Mechanical properties of solids elaborate on qualities such as deformation resistance and strength. Strength is an object's capacity to endure applied stress, or how far it can withstand the force. The resistance to deformation of an item is its resistance to changing shape. If the object's resistance to deformation is low, it can quickly change shape, and vice versa. As a result, some of the mechanical characteristics of solids are as follows:

  1. Elasticity: When we stretch an object, it changes shape, and when we release it, it returns to its original shape. Or, to put it another way, it is the ability to return to its previous shape once an external force is eliminated.

  2. Plasticity: When an object alters its form and does not return to its previous shape even after an external force is eliminated. It is a permanent deformation trait.

  3. Ductility: The ductile qualities of a material are those that allow it to be dragged in thin sheets, wires, or plates. It has the ability to be drawn into thin sheets/plates/wires.

  4. Strength: The capacity to endure applied force without breaking down. Many types of items are more powerful than others.

FAQs on Liquid - State of Matter

1. Which are the Four States of Matter?

Plasma is referred to as the fourth state of matter. Heating a neutral gas or exposing it to a powerful electromagnetic field may be used to create plasma. Plasma is electrically conductive due to the presence of free-charged particles, with individual particle dynamics and macroscopic plasma motion governed by collective electromagnetic fields and highly sensitive to externally applied fields. Many modern technological devices, such as plasma televisions and plasma etching, rely on plasma's response to electromagnetic fields.

2. Is There Any State of Matter except Solid, Liquid, Gas, and Plasma?

Yes, there are more states of matter except for solid, liquid, gas, and plasma. The 5 state of matter is man-made which is referred to as Bose-Einstein Condensates. The 7 states of matter are referred to as Solid, liquid, gas, Plasma, Quark-Gluon Plasma, Bose-Einstein Condensate, and Fermionic Condensate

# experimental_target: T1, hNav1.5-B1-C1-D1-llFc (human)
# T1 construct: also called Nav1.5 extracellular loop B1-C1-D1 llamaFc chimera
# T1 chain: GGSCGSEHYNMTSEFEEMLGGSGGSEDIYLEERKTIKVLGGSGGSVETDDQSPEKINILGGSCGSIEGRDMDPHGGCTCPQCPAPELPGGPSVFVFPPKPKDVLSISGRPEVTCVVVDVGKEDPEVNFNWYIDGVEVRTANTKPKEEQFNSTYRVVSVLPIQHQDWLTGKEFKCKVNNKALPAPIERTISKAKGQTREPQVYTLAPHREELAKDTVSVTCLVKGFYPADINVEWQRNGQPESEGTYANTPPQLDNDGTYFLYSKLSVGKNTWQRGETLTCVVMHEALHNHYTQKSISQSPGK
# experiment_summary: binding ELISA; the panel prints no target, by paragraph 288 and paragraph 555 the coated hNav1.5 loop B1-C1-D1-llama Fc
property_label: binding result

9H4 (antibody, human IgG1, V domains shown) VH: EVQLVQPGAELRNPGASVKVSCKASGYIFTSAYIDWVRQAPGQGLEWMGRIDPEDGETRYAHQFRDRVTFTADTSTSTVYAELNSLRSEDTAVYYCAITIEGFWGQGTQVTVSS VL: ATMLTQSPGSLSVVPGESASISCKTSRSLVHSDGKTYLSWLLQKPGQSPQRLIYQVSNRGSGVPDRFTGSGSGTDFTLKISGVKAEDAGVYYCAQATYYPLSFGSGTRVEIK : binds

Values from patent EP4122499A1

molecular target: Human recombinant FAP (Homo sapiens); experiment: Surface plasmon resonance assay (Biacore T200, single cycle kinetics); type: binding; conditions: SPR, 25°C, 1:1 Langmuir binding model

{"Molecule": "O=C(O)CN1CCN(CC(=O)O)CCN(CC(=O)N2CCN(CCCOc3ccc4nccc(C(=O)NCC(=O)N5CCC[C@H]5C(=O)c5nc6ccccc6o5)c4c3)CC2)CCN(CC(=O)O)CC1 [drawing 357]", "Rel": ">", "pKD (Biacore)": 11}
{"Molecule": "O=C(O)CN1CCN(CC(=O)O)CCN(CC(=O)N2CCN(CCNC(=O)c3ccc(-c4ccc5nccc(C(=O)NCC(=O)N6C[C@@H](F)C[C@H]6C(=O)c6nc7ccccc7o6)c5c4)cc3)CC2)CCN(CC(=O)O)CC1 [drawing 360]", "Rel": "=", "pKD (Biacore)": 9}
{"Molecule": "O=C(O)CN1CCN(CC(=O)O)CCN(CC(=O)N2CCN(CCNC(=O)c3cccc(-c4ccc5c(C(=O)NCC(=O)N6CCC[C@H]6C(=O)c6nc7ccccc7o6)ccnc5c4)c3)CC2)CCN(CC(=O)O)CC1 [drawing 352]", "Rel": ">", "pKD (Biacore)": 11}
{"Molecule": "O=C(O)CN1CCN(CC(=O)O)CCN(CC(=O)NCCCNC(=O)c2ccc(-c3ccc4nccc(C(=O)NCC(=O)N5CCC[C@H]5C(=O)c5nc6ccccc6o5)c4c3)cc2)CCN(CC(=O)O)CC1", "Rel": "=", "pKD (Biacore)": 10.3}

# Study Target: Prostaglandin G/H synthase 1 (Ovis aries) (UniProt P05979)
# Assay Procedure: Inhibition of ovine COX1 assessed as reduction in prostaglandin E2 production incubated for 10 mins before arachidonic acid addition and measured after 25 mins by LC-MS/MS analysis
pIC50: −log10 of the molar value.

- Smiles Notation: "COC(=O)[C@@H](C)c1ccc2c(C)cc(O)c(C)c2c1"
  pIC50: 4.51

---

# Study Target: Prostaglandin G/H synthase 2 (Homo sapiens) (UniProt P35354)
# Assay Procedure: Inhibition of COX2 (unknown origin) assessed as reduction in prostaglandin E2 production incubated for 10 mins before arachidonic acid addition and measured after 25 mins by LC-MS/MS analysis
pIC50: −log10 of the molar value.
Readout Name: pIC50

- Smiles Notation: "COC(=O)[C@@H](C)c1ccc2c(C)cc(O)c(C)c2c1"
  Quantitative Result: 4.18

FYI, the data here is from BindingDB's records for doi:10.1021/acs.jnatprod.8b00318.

3. What are the examples of Surface Tension?

Water striders, which are little insects, can walk on water because their weight is far less than that required to penetrate the water's surface. There are several examples of surface tension in nature, such as this. The following are some examples:

  • Insects walking on water

  • Floating a needle on the surface of the water.

  • Rainproof tent materials where the surface tension of water will bridge the pores in the tent material

  • Clinical test for jaundice

  • Surface tension disinfectants (disinfectants are solutions of low surface tension).

  • Cleaning of clothes by soaps and detergents lowers the surface tension of the water

  • Washing with cold water

  • Round bubbles where the surface tension of water provides the wall tension for the formation of water bubbles.

  • This phenomenon is also responsible for the shape of liquid droplets.

4. What are the characteristics of a liquid state?

The characteristics of a liquid state are:

  • Matter in the liquid form has a defined volume but no defined shape. The following are the characteristics of the liquid-state matter:

  • Liquids do not have a defined form. They take on the shape of the container they're stored in.

  • Liquids have a predetermined or fixed volume.

  • They may be crushed and are not stiff. They may be crushed and are not stiff.

  • The attraction forces between particles in liquids are less.

  • They are malleable and may be compressed.

  • In liquids, the force of attraction between particles is weaker than that of solids.